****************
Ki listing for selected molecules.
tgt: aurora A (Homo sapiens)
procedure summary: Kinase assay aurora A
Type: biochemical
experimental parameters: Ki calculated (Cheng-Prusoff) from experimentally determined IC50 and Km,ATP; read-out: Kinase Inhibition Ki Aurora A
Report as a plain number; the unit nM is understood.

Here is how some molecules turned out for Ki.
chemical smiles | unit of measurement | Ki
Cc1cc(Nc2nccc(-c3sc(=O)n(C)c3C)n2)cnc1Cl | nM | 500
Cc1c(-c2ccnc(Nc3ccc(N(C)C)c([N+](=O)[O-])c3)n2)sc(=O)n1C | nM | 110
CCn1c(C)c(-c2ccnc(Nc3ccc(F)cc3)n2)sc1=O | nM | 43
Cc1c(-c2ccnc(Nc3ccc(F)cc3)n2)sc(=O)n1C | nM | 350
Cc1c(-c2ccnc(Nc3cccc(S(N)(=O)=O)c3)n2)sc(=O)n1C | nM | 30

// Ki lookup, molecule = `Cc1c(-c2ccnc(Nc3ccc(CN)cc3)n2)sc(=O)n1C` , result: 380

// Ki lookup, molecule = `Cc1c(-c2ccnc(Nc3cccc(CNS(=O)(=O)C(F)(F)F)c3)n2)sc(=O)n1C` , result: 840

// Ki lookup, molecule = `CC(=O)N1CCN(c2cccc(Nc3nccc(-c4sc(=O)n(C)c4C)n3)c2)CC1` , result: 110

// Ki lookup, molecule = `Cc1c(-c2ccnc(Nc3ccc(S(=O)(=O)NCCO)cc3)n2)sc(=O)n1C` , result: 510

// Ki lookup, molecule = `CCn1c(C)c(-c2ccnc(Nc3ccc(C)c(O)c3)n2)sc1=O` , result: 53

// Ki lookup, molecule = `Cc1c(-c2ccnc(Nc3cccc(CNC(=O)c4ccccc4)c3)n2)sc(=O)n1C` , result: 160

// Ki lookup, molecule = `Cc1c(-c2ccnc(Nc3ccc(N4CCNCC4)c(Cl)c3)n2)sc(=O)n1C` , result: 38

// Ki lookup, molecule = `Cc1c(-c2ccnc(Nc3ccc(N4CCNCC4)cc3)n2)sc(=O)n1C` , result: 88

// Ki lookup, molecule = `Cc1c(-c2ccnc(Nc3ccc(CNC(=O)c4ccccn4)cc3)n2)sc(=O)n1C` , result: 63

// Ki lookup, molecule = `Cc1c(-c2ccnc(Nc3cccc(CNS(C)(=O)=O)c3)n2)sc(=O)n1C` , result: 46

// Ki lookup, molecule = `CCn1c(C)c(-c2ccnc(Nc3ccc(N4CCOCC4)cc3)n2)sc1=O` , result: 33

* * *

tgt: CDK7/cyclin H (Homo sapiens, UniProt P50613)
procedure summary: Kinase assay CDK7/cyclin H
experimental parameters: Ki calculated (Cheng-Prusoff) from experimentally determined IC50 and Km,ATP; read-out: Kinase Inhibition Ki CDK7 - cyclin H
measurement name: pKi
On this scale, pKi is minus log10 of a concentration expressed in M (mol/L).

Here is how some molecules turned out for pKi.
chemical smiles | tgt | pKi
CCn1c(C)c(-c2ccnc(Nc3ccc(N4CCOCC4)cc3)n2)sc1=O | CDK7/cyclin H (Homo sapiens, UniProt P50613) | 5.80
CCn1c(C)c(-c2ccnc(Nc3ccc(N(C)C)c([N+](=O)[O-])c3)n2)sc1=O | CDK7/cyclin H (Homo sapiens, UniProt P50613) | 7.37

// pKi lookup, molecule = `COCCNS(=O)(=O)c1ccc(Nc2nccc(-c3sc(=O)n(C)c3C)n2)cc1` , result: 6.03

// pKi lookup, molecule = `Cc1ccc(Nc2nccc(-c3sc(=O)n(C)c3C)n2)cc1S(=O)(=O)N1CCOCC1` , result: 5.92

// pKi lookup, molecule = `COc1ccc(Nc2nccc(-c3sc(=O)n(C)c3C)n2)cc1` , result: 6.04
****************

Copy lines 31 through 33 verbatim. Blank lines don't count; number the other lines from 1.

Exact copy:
Here is how some molecules turned out for pKi.
chemical smiles | tgt | pKi
CCn1c(C)c(-c2ccnc(Nc3ccc(N4CCOCC4)cc3)n2)sc1=O | CDK7/cyclin H (Homo sapiens, UniProt P50613) | 5.80